“First, we encourage healthcare professionals to become aware of the social context for weight gain and of the destructive force of blame and stigma in discussions of weight gain with patients… Secondly,…we challenge healthcare professionals to move away from a simplified energy-in–energy-out explanation of obesity, which also means discouraging the recommendation of dieting as a treatment. We encourage healthcare professionals to critique the dominance of BMI in patient assessments and consider comprehensive ways of assessing and treating patients, such as the proposed Edmonton Obesity Staging System…. Finally, we emphasize the importance of a compassionate, holistic, empowering approach to the issue of weight, based on an understanding of health and well-being that recognizes the interconnectedness of physical, mental, emotional, social, and spiritual well-being.”

I have little more to add.

AMS
Wolfsburg, Germany

3 Comments

  1. Thank you for writing this post. So beautifully expressed. This area is still mostly ignored in the weight debate. I have so many people crying in my rooms expressing the emotional , inner struggle that they have been struggling with year in and year out. They have been ridiculed and judged. Often pressured or even bullied into weight loss programs by loved ones where they are told they just need to eat less move more. It just isnt’ that simple. Compassion and understanding is rarely part of the process. I believe it is an essential and significant part of any discussions around weight and obesity.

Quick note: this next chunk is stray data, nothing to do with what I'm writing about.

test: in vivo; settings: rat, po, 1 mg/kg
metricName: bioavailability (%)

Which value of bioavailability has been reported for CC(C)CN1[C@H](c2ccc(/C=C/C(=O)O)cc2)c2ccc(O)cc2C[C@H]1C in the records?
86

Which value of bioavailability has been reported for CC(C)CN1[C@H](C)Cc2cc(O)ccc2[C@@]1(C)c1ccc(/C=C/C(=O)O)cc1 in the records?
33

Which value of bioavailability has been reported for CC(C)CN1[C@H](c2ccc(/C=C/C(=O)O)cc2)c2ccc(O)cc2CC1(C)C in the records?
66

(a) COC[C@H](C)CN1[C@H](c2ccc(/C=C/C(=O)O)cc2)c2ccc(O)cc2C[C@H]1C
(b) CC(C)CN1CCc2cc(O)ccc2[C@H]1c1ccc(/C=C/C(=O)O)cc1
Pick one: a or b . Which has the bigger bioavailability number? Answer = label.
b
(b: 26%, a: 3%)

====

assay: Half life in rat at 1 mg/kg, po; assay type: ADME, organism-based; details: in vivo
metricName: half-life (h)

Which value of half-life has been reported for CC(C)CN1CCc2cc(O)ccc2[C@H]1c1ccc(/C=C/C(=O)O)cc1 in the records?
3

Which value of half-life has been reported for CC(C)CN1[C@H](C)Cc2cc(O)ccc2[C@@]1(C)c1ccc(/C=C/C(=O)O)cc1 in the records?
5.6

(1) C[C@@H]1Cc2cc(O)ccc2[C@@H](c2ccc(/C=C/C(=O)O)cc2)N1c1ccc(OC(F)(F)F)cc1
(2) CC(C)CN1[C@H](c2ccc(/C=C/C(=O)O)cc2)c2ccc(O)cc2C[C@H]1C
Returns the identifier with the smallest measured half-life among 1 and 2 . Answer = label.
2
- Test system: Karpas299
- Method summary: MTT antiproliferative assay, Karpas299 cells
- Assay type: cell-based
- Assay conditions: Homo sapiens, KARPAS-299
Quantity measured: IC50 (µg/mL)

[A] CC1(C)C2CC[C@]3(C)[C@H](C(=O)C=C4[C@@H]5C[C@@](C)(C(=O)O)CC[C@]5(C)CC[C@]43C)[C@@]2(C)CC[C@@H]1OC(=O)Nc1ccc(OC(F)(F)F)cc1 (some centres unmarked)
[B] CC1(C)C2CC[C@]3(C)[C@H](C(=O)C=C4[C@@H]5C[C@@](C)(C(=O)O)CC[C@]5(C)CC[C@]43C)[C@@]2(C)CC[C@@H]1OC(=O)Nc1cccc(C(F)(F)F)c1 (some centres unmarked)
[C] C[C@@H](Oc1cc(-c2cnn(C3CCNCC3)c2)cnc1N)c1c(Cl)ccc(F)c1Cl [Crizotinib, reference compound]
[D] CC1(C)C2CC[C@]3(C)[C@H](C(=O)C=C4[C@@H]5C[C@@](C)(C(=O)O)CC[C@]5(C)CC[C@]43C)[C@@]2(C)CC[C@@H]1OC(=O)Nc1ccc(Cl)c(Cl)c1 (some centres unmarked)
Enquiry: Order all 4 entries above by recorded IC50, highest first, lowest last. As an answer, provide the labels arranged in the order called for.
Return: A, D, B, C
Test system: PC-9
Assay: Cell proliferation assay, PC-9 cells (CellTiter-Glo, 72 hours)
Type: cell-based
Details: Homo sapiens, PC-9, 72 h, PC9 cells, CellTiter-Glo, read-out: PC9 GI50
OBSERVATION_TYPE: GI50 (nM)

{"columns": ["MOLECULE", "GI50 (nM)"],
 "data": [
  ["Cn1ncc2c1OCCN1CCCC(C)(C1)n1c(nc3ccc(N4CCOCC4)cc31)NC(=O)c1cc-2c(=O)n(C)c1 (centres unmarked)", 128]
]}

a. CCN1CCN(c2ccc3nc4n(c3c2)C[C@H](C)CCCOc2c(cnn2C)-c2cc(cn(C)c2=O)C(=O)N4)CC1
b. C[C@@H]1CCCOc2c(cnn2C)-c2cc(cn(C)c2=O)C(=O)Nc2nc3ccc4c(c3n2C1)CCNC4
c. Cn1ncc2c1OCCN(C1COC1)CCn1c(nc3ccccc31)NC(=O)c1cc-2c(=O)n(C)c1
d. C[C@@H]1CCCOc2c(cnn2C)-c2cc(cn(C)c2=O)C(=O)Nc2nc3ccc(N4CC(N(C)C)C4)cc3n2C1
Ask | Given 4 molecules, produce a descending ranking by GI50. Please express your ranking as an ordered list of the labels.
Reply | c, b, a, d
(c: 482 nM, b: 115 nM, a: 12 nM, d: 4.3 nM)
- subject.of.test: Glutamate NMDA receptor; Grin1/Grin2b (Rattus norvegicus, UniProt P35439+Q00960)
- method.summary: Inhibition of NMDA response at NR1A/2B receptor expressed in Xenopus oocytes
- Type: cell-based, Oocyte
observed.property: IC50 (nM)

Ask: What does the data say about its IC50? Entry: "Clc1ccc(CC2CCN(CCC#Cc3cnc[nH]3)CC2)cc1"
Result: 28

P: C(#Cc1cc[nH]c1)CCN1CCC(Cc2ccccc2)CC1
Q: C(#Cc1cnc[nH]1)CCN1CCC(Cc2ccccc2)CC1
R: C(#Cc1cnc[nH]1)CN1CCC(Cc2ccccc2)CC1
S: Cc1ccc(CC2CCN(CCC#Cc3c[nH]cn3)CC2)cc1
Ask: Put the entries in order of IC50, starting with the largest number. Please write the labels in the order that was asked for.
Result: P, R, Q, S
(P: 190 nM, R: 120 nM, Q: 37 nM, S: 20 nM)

Post a Reply
  2. Arya, I would like your take on divorce. In looking over the literature I find that, in general, there are very few studies which inquire about divorce or marital dysfunction at all. When then do, the findings are very limited. Namely, it seems that marriage leads to weight gain and separation leads to weight loss. However, to me, this seems somewhat superficial for such a significant life change.
    However, in studies of childhood obesity, I have trouble finding many studies even asking the question if the normal weight or overweight/obese child is in a single parent/two parent/second marriage family status. If we assume that life changes can produce stress which can induce obesity-inducing behaviors, is it not odd that numerous studies on childhood obesity avoid a key family stressor? Is this not just adults doing the research avoiding asking if they have some responsibility? Is is not easier to blame the food industry or television than to look at adult behaviors? Does not the rise in divorce in the 70s and 80s parallel the rise in childhood obesity as much as the rise in sugar-sweetened beverages, for example? Morgan Downey

    Post a Reply
    • Yes Morgan, there is very little work done on the implications of divorces, single-parenting, dual-income households, etc. on the increase in childhood obesity. There is also little work on the relationship between arrangements for before and after-school childcare and childhood weight gain. As you say, these may not be ‘politically correct’ topics to study, because the findings may well be rather uncomfortable.

      Post a Reply

Leave a Reply to Ginette Lenham Cancel reply

Your email address will not be published. Required fields are marked *